Celtic Nation spent several days with Boston Celtics legend John “Hondo” Havlicek, and here is some of what he had to say:
Havlicek on being drafted by the Celtics:
It didn’t really surprise me. It never hurts to be on a team that is successful, and I knew Red Auerbach often times would draft a person based on the type of program the person was involved with. He was well aware of Ohio State’s program and the success that we’d enjoyed, and he knew the caliber of players we had on those teams. He knew that we had won a national championship, and that we were competing for a championship every year. So there were a lot of good things about me that he took into consideration based on the kind of program that I came from. He knew that if I could contribute at a high level on such a successful team, he figured that I should be able to make the transition to the pros and be able to help the Celtics.
Havlicek on the battles between Bill Russell and Wilt Chamberlain:
It wasn’t a matter of Wilt-versus-Russell with Bill. He would let Wilt score 50 if we won, and there were times when that was the case. The most important things to Bill were championships, rings and winning. He was never after the personal stats. Wilt could raise the level of his game, he could do things that were eye-popping when you reviewed the box score, but he could never figure out how to make his teammates around him better. Bill was always there to win the important possessions, to grab the key rebounds, to make the key blocks, to trigger a key fast breaks. He played a completely different game than Wilt. It was a mental game, a psychological game. And it was a big weapon whenever Bill went up against Wilt, because in Wilt’s mind, Bill already had Wilt’s number. The battle was already won before it ever started. Wilt would never admit it, but Bill knew he was in Wilt’s head. And he used that to his advantage.
Havlicek on being drafted by the NFL’s Cleveland Browns:
I had decent speed, especially for that era, but it wasn’t great speed. I believe I was timed at 4.6 in the 40-yard dash. That’s slow by today’s standards. Today you have plenty of defensive linemen who run faster than that. But I could catch the ball. I had really good hands. That, and my height, were the things that really caught the Browns’ interest.
Havlicek on his role as Boston’s Sixth Man:
Coming off the bench never bothered me, because basketball is a team game. It takes a total team effort, and it takes everyone buying into their role and playing it to the best of their ability. The sixth man role is very important to a ball club – it was back then, and it is equally as important today. I had confidence in my game, and I knew that I had the ability to start, which is something that evolved over time, but joining a team loaded with talent meant that I would have to wait my turn. We had Tom Heinsohn, Satch Sanders, Frank Ramsey, Jim Loscutoff and Gene Guarilia. All of these guys played the forward position, and all of them had the NBA experience that I lacked as a rookie. So coming off the bench didn’t affect me in a negative way. Like I said, I was confident in my ability to play the game of basketball. Besides, one thing I learned from Red Auerbach was that it’s not who starts the game, but who finishes it, and I generally was around at the finish.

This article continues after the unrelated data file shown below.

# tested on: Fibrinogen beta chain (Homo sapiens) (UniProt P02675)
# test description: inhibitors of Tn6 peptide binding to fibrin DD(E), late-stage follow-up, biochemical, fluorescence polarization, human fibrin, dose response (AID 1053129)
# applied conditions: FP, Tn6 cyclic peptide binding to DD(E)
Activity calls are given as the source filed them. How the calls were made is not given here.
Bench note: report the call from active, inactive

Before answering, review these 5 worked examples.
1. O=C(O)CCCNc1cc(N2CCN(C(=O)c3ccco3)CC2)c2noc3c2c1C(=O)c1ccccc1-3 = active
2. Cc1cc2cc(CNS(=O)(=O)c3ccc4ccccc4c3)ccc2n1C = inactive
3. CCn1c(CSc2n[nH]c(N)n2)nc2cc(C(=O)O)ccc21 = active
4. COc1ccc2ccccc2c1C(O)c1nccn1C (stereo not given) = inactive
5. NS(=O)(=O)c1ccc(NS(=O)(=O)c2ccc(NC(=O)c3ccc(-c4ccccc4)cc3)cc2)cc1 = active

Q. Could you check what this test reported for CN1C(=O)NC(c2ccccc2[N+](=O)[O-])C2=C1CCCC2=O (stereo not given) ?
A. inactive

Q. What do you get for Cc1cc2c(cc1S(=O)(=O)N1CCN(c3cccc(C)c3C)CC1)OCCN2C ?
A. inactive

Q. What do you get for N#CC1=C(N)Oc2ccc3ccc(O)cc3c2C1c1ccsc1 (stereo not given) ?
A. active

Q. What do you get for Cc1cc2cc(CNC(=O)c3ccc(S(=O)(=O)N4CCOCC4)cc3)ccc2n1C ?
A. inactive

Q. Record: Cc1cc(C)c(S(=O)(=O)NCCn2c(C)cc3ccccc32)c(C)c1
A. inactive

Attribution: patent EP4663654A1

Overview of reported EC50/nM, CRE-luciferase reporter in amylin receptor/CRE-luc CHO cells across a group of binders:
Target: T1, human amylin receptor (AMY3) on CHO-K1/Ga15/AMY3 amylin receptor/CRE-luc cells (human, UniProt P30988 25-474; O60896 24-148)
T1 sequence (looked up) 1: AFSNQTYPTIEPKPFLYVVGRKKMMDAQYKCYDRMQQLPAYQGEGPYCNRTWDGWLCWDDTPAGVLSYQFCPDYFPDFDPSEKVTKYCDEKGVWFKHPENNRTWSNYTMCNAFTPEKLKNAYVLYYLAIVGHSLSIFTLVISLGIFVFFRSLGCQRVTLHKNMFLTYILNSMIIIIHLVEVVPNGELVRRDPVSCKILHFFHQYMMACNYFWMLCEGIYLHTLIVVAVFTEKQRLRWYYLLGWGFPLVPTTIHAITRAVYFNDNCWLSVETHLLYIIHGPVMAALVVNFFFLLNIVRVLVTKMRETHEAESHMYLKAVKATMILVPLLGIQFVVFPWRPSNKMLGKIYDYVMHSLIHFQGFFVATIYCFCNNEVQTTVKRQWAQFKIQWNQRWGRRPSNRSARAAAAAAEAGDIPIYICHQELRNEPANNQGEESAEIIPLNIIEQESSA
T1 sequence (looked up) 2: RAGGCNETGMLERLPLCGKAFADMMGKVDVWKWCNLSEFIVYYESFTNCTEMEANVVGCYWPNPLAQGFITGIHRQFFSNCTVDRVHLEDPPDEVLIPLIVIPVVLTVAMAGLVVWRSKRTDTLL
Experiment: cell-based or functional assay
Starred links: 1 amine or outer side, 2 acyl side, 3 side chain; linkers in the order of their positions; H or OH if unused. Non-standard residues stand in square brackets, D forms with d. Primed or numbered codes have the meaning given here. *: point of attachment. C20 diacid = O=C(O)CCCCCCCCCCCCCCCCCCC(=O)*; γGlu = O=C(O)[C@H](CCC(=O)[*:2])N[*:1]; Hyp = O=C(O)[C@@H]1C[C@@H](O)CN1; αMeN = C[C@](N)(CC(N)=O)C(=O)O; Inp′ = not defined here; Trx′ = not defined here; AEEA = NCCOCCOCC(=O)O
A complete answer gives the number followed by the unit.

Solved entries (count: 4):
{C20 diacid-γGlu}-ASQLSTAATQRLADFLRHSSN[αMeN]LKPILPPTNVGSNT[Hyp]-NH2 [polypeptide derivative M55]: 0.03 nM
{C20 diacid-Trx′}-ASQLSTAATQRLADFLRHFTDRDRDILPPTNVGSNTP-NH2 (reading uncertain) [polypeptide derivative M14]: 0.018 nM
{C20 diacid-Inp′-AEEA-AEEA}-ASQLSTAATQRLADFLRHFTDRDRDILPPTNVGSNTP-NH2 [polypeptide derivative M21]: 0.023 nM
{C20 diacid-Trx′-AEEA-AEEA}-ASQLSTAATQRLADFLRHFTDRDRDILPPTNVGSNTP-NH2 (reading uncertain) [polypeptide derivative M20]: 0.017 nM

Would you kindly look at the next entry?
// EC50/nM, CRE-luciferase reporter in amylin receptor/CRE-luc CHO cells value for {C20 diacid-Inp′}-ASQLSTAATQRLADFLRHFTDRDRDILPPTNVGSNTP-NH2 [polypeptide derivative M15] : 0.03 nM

Havlicek on his remarkable level of fitness as a player:
Running was a very important part of my game, no question about it. And I knew from the first time I played a basketball game that the toughest guy to score on was the guy who kept after me all the time, nose-to-nose, basket-to-basket, on every single possession. So I stayed in motion, and I used the constant movement to my advantage. I also knew that the opposite was also true. The toughest guy to defend against was the guy who kept running. The guy who never let up, never stopped moving, never let you relax. I knew that I could be successful doing those types of things, and that over the course of a game it would wear down the guy guarding me and open up valuable scoring opportunities late in the fourth quarter. Those were the types of advantages that I wanted to have, especially in the close games. If you were in better shape than the man guarding you, you could take advantage of the fatigue factor. That’s the edge I wanted to have.